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On my system (Ubuntu Server 18.04, if that matters) I have two servers. They are behind a Nginx reverse proxy (i.e. accessing service.mywebsite.com internaly proxies the request to 127.0.0.1:servicePort).

I have one server which is responsible for authenticating the user and generating access tokens. Basically it stores a 'auth token' cookie in the client browser which is shared to the other server (same subdomain). (let's call it the authenticator)

My other server should serve its service based on that refresh token. (let's call it the service)

What I imagined was to have that service connecting the authenticator with a simple TCP socket. The service would send the user's 'auth token' to the authenticator and it will respond 'yeah okay, this user is myUserName, it has permission to use your service').

Question 1: Is the simple fact that I (as the service) am connecting to 127.0.0.1 (the authenticator) enough to trust whatever its answer may be?

Question 2: Is there a simpler/safer method that TCP to communicate between the authenticator and the service? (they will stay on the same system, and should be different executables)

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    As usual, this question can't be answered until you tell us something: What's your threat model? Protecting against remote attackers is very different from protecting against someone who can compromise your network stack. – Nic Hartley Aug 16 at 20:16
  • Also, quick question: Why are you using a server hosted locally accessed from your website instead of, say, a hardware token, a remote server, or a custom protocol handler? The latter are very well-supported, won't get you any issues with HTTPS, and don't open up an uncontrollable attack surface against the user's machine. (Custom protocols can be disabled by the user; accessing domains which secretly point to localhost... can't) – Nic Hartley Aug 16 at 20:21
  • @NicHartley I'm assuming that my server is not comprimised. It that was the case even the database/authenticator communication will be a threat – Sinder Aug 16 at 20:31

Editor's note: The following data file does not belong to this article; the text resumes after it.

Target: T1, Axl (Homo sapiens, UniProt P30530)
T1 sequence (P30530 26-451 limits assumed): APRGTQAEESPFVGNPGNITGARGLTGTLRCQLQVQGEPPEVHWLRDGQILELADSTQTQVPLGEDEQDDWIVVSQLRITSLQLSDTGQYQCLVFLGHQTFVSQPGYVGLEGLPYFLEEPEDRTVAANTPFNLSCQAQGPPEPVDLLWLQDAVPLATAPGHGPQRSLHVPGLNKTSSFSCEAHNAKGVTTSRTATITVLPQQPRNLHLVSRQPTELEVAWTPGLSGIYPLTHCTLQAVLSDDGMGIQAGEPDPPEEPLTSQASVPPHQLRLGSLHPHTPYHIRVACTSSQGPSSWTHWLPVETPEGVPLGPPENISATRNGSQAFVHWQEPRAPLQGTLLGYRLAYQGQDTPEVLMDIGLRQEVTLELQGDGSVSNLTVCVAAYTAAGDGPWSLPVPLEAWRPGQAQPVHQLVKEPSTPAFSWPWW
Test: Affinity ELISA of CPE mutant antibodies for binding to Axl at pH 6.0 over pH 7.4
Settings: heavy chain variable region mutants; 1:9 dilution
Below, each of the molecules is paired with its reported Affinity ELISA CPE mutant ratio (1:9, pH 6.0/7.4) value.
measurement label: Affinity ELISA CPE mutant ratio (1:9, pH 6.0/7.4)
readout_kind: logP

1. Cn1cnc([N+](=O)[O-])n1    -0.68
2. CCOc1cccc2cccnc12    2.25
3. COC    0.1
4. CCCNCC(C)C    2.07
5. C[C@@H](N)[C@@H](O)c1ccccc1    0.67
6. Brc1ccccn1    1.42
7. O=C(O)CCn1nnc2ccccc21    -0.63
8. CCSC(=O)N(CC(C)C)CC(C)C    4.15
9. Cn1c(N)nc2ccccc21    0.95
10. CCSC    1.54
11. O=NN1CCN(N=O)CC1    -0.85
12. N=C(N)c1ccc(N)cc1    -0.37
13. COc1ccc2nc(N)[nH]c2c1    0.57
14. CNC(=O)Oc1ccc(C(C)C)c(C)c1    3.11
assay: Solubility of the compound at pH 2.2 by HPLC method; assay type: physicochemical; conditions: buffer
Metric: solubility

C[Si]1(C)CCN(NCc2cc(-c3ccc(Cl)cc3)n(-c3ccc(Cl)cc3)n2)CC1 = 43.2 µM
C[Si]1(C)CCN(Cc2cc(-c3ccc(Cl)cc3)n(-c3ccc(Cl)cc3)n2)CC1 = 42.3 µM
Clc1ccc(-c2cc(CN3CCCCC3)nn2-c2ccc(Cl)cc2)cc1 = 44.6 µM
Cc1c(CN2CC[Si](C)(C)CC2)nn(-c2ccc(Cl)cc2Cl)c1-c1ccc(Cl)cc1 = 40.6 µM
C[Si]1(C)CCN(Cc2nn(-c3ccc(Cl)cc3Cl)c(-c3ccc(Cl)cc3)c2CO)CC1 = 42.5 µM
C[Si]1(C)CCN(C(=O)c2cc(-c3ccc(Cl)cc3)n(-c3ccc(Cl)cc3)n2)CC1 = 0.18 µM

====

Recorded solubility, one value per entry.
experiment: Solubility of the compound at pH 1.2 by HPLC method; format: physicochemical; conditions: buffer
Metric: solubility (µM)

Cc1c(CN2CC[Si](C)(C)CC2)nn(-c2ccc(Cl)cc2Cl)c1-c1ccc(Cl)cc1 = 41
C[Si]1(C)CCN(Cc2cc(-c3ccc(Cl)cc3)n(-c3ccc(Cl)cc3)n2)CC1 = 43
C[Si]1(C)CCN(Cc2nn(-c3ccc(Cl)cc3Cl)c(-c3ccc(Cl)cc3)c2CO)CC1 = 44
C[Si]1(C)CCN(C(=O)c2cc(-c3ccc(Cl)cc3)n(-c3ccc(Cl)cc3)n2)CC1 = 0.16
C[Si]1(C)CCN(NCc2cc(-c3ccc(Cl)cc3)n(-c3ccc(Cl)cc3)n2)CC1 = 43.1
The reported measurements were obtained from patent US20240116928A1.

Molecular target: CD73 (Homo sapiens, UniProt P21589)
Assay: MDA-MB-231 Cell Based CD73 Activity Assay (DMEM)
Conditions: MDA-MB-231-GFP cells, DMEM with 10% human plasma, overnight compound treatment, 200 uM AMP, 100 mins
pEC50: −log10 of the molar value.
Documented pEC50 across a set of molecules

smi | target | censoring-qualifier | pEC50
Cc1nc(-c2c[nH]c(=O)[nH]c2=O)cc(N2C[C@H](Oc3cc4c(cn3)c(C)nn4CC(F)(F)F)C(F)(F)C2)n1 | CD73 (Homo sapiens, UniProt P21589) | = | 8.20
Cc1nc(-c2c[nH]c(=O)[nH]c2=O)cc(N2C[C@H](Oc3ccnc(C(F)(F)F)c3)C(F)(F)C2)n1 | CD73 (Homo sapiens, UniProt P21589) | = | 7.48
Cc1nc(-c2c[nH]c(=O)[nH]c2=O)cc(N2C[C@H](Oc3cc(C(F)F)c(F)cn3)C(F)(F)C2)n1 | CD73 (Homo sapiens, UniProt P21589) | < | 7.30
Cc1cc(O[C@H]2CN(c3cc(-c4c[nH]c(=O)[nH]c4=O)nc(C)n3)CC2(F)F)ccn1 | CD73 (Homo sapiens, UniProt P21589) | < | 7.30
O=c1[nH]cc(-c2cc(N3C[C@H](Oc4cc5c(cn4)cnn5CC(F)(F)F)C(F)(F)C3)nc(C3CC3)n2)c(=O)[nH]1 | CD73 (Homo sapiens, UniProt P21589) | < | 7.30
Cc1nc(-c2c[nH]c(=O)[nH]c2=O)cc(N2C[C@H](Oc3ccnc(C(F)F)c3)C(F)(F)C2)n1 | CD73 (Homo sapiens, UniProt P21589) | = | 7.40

• @NicHartley What are you calling a "hardware token", and what kind of protocol handler are you talking about? That's exactly the kind of think I may be looking for to avoid usign plain sockets – Sinder Aug 16 at 20:32
  • WRT custom protocols: Something like this. Although on re-reading, I think I've misunderstood your question, actually. To be clear: Are you talking about redirecting to localhost on the connecting client's machine, or localhost on the proxy? I thought you were saying the former, but I think you might actually be saying the latter, in which case... please ignore my second comment, it's not relevant here. – Nic Hartley Aug 16 at 20:44
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If you know that the IP address at the other end of a TCP socket is 127.0.0.1, this guarantees that either the system administrator has configured the firewall to redirect this particular connection, or the other end of the TCP socket is a process running on the same machine. So if you trust your server machine as a whole, you can trust 127.0.0.1. However, there are advantages to not using a TCP socket, for defense in depth.

You need to be careful about how you implement the localhost check. Localhost is 127.0.0.1 until the day it isn't, for example because you switch to a version of some library that uses IPv6 by default, or because you decide to add some form of forwarding proxy to the mix to allow you to run the two services on different machines or containers. If you start using a proxy, be careful to check at the right place. And of course you must make sure never to host anything else that could be dodgy on the same machine (though why would you in those days of VMs and containers).

Knowing that you're talking with the same machine only tells you that some process on the same machine is at the other end of the connection. It doesn't tell you that it's the right process. Under normal operation, presumably, both processes are running. But if something wrong happens, such as one process crashing after running out of memory due to a denial-of-service attack, the port would be free for another process to listen. And at any time, any local process can connect to a running server. This requires the attacker to be able to run some process locally, but it could be some unprivileged process that would otherwise not be able to do much. So while relying on 127.0.0.1 isn't a vulnerability, it leaves you open to privilege escalation.

I you can, use a Unix socket instead. Unix and TCP sockets work the same except for specifying the address to connect to or listen on, so it wouldn't require much code change. A Unix socket can have permissions, or can be created by the parent supervisor, and nothing else can connect to it. With a Unix socket, you have the guarantee that not only what's at the other end of the socket is running on the same machine, but that it's the expected process. This only leaves you vulnerable to a security breach in the authenticator service or the main service, rather than a breach in anything running on the same machine.

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Communicating through 127.0.0.1 can be thought of as just another IPC mechanism, but one that re-uses existing protocols. Just like shared memory or UNIX domain sockets or pipes, it's one of countless ways that two processes can communicate on a single system. If you trust that the processes on your system have not been compromised, then you can "blindly" trust connections going through 127.0.0.1.

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